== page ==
The gate 36 thus provides an ouput signal only when the switch 11 is closed and the spark igniter 13 discharges, and this output is applied to a monostable multivibrator 37 of the type available from Texas Instruments under the designation SN54121 whose operating time is set by a resistor and capacitor arrangement 38 to be longer than the 0.75 second repetition period of the unit 10. The monostable 37 provides a signal at its Q output in response to an output signal from the gate 36, and the Q output signal is maintained so long as the switch 11 is closed and the igniter 13 is operating correctly. In all other conditions the monostable 37 provides a signal at its Q output. The Q and Q signals are applied via respective lines 39, 40 and amplifiers 41, 42 to indicator devices 43, 44 which in the present example are light-emitting diodes. Device 44 is thus energized at all times in which the ignition system is not operated, and indicates that the detector arrangement logic is functioning correctly. Device 43 is energized only when the ignition system is energized through the switch 11 and results in an ignition discharge at the device 13.

Though the amplifier 33 provides an output in response only to input signals in the 66-69 kHz region, it cannot be predicted that during start up of an engine vibrations in this frequency range will not be generated by sources other than the igniter 13. FIGS. 3 and 4 show a modified arrangement by means of which an indication by the device 43 may be more certainly attributed to satisfactory ignition discharge.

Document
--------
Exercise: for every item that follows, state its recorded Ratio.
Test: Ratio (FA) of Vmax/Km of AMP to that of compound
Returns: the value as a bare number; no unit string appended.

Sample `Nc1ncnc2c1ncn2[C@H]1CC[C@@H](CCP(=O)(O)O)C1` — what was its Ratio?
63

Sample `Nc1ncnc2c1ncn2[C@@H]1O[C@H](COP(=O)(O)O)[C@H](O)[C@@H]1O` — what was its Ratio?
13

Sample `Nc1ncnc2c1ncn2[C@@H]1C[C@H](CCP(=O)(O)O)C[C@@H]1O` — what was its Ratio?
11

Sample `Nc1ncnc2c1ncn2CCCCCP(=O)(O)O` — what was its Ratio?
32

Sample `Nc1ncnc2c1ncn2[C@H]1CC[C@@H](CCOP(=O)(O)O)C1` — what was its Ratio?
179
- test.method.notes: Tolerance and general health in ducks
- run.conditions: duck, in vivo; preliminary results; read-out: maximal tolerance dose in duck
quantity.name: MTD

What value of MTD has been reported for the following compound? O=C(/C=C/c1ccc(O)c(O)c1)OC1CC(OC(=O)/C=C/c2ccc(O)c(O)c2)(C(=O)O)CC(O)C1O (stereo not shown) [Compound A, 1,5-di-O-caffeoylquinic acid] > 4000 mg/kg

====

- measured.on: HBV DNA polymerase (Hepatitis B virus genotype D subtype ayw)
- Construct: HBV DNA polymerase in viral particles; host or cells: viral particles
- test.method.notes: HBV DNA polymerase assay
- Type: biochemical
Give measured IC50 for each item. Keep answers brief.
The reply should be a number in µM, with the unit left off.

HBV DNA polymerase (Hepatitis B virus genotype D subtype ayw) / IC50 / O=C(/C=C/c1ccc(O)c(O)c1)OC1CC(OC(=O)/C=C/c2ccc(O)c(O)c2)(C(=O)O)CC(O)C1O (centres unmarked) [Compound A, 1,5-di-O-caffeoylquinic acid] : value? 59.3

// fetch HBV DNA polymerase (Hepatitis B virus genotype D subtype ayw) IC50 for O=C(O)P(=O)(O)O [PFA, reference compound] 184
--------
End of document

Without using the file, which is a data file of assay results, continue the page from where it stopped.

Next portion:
The arrangement shown in FIG. 3 is generally similar to that shown in FIG. 1, corresponding elements having identical reference numbers. A circuit 48 is substituted for the diode 35 and capacitor 47 shown in FIG. 1, and in addition to rectifying the output signals from the filter amplifier 33, both shapes the rectified signals and extends their duration from the 75μ seconds of the discharge time. The output signals from the circuit 48 are applied on a line 49 to one input of the AND gate 36. Light resulting from operation of the discharge gap 19 is supplied through a fibre optic element 50 to a known type of device 51 which provides electrical signals on a line 52 in response to discharge across the gap 19. The signals on line 52 are applied to an amplifier 53 and thence through a circuit 54 similar to the circuit 48. The output signals from circuit 54 are applied on a line 55 to a second input of the AND gate 36. The components 45, 46 shown in FIG. 1, which provide an indication that the switch 11 is closed, are omitted in the embodiment shown in FIG. 3, but in a modified form of that embodiment may be included and provide a signal to a third input of the AND gate 36.